DISC OF THE WEEK
‘A recent Radio 3 programme consigned David and Igor Oistrakh’s famous 1960s recording of Bach’s so-called Double Concerto to its critical Room 101. That’s a reflection of the developments in Bach scholarship in the past half a century, during which players and audiences have come to prefer period instruments and baroque performance practice. The Oistrakhs’ disc, however antediluvian in style, was hugely influential in its day, and that influence lingers to some extent in these beautiful performances from Germany’s outstanding baroque band — some might say Europe’s or the world’s. They may be playing on period instruments, and there are far fewer ripieno violins than in the Oistrakhs’ heyday, but the expressive shaping of the melodic lines in the slow movements of the three well-known concertos, by Petra Müllejans (violin 1 in the D minor, soloist in the A minor) and Gottfried von der Goltz, has more in common with the Oistrakhs than with the more totalitarian period-instrument versions. In the outer fast movements, they relish their opportunities as soloists and seem inspired by the spirit of the dance that informs Bach’s vivaces and allegros. They justify the back transcription of the D major concerto for three violins (from the C major work for three harpsichords), with Anne Katharina Schreiber the other soloist.’
Hugh Canning, The Sunday Times – 21 March 2013
‘Any recording of Bach's violin concertos should, to my mind, by turns make you want to dance and move you to tears, something that this new CD does in spades. The glorious Double Concerto abounds in sinuous, highly reactive playing from the two soloists and the orchestra. Tempos are perfectly chosen (never rushed in the faster movements, as some period-instrument groups are wont to do) and the melting slow movement is a sensual delight. Ornamentation, too, invariably sounds natural and spontaneous, very much growing out of Bach's lines rather than stuck-on like glitter. The sense of ensemble and soloists operating as one is hardly surprising, for the two solo violinists have long been the orchestra's artistic directors … Petra Müllejans and Gottfried von der Goltz are joined by Anne Katharina Schreiber, and hyper-reactivity and an infectious joyousness are again the order of the day. In von der Goltz's hands the outer movements of the E major Concerto sparkle and shimmer while the Adagio centrepiece has a bright-eyed emotional directness … you shouldn't hesitate to add this one to your collection.’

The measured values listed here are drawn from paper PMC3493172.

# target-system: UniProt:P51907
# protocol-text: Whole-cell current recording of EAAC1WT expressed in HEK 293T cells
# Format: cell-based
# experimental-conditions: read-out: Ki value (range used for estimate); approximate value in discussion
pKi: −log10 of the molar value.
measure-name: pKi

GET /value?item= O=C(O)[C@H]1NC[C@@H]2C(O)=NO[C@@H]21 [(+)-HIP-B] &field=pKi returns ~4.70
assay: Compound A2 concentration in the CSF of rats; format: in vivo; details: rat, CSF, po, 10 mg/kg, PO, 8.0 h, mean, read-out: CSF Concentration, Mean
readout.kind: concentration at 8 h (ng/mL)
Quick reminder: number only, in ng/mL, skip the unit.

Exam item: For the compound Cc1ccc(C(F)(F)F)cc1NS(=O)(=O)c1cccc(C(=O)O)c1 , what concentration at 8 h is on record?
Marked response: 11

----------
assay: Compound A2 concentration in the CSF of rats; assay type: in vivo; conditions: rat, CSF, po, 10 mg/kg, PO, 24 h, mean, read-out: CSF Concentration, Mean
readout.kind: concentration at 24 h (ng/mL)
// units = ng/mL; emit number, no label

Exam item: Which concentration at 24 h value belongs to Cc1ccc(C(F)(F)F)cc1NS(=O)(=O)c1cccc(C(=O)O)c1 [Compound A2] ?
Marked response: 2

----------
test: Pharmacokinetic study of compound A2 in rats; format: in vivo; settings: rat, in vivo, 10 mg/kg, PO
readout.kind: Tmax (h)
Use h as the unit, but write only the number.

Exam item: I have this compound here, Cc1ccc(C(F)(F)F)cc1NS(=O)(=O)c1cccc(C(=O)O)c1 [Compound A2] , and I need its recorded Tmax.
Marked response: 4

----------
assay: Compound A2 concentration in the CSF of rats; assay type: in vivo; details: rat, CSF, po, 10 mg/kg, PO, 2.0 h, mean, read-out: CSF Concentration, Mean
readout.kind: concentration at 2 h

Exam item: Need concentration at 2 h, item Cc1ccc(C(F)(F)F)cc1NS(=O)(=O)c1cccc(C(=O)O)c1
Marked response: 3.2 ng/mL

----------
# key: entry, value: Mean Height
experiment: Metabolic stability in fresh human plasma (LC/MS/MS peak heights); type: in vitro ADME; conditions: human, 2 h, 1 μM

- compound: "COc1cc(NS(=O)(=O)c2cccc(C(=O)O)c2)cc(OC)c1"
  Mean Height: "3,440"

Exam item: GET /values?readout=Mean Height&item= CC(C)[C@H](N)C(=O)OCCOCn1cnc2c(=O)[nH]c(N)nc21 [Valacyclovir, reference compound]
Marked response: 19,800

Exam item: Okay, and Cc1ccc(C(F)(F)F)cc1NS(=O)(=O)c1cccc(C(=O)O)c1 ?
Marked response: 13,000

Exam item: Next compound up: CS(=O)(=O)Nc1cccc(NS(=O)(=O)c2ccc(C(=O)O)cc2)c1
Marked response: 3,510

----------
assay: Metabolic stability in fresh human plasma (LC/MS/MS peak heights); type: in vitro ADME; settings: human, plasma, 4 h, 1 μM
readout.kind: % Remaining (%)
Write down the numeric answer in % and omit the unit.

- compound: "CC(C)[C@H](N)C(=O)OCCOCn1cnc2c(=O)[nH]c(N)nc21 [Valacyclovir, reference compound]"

Harriet Smith, Sinfini – 19 March 2013
‘Analysing quite why this disc is so impressive – how it is that it becomes an obsession from which you turn away only with the greatest reluctance, how it manages to enervate every sinew of your body (my heart just about stopped with the final flourish from Gottfried von der Goltz in the E major Concerto at 7’21”) and how it burrows so deeply into your consciousness that you can think of just about nothing else – is an impossible task … an altogether higher level of excellence … a riveting and utterly absorbing account … utterly breathtaking … what distinguishes this disc – along with the absolutely top-notch recorded sound – is the utterly committed, and beautifully detailed playing of the Freiburger Barockorchester. If the three soloists are elevated by the brilliance of this music, the orchestra is raised to almost inconceivable levels of musical excellence … an absolutely glorious recording.’
Marc Rochester, International Record Review – April 2013
A RECORDING OF THE MONTH
‘A delight, an aural and musical treat, and a riposte to anyone who may think we already have enough of the Bach concertos.’
Simon Thompson, MusicWeb International – April 2013
‘wonderful violinists … I find these performances dynamic and original in a way just another recording of these same works never could have been … All-in-all, a wonderful disc.’
Brian Clark, Early Music Review – April 2013